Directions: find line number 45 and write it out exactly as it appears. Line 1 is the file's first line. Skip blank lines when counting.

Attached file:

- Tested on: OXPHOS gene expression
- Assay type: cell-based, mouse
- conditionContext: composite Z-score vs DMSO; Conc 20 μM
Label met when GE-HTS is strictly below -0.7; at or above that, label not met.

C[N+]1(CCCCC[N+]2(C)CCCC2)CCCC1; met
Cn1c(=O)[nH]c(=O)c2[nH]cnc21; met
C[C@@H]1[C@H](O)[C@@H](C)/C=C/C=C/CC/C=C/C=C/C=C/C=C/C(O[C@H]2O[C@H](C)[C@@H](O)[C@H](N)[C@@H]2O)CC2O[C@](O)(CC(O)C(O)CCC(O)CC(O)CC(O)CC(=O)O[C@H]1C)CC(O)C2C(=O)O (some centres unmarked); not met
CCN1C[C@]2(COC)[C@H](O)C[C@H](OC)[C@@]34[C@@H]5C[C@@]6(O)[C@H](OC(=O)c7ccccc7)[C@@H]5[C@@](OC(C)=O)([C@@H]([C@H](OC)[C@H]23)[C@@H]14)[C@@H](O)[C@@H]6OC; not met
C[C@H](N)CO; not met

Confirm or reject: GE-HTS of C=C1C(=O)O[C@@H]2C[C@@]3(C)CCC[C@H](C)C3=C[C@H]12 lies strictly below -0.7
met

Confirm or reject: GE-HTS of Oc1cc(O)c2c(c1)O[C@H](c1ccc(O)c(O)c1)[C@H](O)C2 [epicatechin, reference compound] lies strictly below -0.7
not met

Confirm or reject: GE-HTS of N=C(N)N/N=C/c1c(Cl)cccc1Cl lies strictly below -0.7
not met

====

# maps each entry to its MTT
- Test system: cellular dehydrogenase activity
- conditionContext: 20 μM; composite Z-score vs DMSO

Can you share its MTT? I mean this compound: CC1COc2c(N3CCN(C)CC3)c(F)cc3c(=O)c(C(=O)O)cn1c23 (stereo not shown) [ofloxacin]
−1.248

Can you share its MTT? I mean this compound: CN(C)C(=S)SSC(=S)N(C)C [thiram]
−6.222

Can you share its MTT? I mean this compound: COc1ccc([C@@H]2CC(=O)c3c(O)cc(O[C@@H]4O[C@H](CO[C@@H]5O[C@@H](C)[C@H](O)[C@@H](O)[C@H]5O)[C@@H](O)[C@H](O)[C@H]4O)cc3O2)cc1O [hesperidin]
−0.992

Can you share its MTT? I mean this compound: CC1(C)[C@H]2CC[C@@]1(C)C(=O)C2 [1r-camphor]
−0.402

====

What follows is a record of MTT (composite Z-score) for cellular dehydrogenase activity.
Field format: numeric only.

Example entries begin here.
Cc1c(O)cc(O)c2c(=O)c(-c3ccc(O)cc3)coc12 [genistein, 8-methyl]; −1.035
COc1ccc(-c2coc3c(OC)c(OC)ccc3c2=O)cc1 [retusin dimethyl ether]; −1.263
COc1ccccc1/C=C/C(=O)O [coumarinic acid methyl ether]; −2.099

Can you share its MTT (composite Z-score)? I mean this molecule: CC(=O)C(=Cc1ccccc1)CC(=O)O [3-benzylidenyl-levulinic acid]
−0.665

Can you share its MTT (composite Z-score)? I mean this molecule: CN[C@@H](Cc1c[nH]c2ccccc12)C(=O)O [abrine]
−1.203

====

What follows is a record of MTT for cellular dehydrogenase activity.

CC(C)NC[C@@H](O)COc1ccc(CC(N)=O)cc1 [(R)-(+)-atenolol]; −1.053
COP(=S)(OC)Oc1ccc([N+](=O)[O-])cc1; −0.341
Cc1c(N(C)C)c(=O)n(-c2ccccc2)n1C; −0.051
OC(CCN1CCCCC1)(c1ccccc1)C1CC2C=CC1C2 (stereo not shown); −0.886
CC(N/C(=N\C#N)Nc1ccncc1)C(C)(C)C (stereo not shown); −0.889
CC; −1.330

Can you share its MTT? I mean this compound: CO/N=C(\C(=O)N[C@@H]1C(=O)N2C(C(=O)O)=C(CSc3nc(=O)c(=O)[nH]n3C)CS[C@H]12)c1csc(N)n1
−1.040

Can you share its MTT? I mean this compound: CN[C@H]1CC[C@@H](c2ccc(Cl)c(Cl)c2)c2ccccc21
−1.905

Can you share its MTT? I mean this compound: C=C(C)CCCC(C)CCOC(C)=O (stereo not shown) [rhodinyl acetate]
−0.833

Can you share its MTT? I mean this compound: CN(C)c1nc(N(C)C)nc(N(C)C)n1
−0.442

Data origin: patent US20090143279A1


CC(N/C(=N\C#N)Nc1ccncc1)C(C)(C)C (stereo not shown); −0.889